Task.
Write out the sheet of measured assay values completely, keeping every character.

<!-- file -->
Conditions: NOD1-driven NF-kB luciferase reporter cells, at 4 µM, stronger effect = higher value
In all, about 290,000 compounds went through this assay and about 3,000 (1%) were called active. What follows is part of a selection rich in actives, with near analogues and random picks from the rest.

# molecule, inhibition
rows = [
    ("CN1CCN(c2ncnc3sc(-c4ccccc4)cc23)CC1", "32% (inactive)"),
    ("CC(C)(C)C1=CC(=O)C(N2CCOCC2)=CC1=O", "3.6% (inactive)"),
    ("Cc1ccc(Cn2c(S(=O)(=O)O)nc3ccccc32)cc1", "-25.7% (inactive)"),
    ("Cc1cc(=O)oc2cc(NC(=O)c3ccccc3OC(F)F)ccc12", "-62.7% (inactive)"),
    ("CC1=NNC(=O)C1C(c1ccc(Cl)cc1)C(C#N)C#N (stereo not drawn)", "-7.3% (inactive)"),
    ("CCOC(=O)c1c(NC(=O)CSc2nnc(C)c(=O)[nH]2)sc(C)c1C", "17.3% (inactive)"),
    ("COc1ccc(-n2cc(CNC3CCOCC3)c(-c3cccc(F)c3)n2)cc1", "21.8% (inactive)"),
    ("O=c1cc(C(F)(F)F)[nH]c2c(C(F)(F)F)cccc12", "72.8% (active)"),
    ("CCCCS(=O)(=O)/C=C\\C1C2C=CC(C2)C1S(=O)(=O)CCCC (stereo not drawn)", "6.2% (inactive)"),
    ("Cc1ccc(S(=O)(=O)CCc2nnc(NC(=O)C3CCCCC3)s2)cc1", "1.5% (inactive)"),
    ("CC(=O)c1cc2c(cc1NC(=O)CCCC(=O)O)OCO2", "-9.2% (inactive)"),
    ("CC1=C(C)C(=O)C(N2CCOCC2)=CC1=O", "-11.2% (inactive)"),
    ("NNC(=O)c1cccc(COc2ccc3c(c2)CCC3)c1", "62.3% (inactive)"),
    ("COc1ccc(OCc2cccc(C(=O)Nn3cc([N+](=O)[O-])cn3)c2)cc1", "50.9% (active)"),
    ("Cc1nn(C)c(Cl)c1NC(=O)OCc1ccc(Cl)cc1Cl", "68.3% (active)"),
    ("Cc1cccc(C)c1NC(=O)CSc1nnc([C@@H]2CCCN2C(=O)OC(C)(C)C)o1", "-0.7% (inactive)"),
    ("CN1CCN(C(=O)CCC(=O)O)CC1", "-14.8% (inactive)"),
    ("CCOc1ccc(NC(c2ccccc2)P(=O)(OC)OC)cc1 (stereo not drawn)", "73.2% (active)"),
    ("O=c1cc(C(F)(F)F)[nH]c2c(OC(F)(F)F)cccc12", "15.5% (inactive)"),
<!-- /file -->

Conditions: NOD1-driven NF-kB luciferase reporter cells, at 4 µM, stronger effect = higher value
In all, about 290,000 compounds went through this assay and about 3,000 (1%) were called active. What follows is part of a selection rich in actives, with near analogues and random picks from the rest.

# molecule, inhibition
rows = [
    ("CN1CCN(c2ncnc3sc(-c4ccccc4)cc23)CC1", "32% (inactive)"),
    ("CC(C)(C)C1=CC(=O)C(N2CCOCC2)=CC1=O", "3.6% (inactive)"),
    ("Cc1ccc(Cn2c(S(=O)(=O)O)nc3ccccc32)cc1", "-25.7% (inactive)"),
    ("Cc1cc(=O)oc2cc(NC(=O)c3ccccc3OC(F)F)ccc12", "-62.7% (inactive)"),
    ("CC1=NNC(=O)C1C(c1ccc(Cl)cc1)C(C#N)C#N (stereo not drawn)", "-7.3% (inactive)"),
    ("CCOC(=O)c1c(NC(=O)CSc2nnc(C)c(=O)[nH]2)sc(C)c1C", "17.3% (inactive)"),
    ("COc1ccc(-n2cc(CNC3CCOCC3)c(-c3cccc(F)c3)n2)cc1", "21.8% (inactive)"),
    ("O=c1cc(C(F)(F)F)[nH]c2c(C(F)(F)F)cccc12", "72.8% (active)"),
    ("CCCCS(=O)(=O)/C=C\\C1C2C=CC(C2)C1S(=O)(=O)CCCC (stereo not drawn)", "6.2% (inactive)"),
    ("Cc1ccc(S(=O)(=O)CCc2nnc(NC(=O)C3CCCCC3)s2)cc1", "1.5% (inactive)"),
    ("CC(=O)c1cc2c(cc1NC(=O)CCCC(=O)O)OCO2", "-9.2% (inactive)"),
    ("CC1=C(C)C(=O)C(N2CCOCC2)=CC1=O", "-11.2% (inactive)"),
    ("NNC(=O)c1cccc(COc2ccc3c(c2)CCC3)c1", "62.3% (inactive)"),
    ("COc1ccc(OCc2cccc(C(=O)Nn3cc([N+](=O)[O-])cn3)c2)cc1", "50.9% (active)"),
    ("Cc1nn(C)c(Cl)c1NC(=O)OCc1ccc(Cl)cc1Cl", "68.3% (active)"),
    ("Cc1cccc(C)c1NC(=O)CSc1nnc([C@@H]2CCCN2C(=O)OC(C)(C)C)o1", "-0.7% (inactive)"),
    ("CN1CCN(C(=O)CCC(=O)O)CC1", "-14.8% (inactive)"),
    ("CCOc1ccc(NC(c2ccccc2)P(=O)(OC)OC)cc1 (stereo not drawn)", "73.2% (active)"),
    ("O=c1cc(C(F)(F)F)[nH]c2c(OC(F)(F)F)cccc12", "15.5% (inactive)"),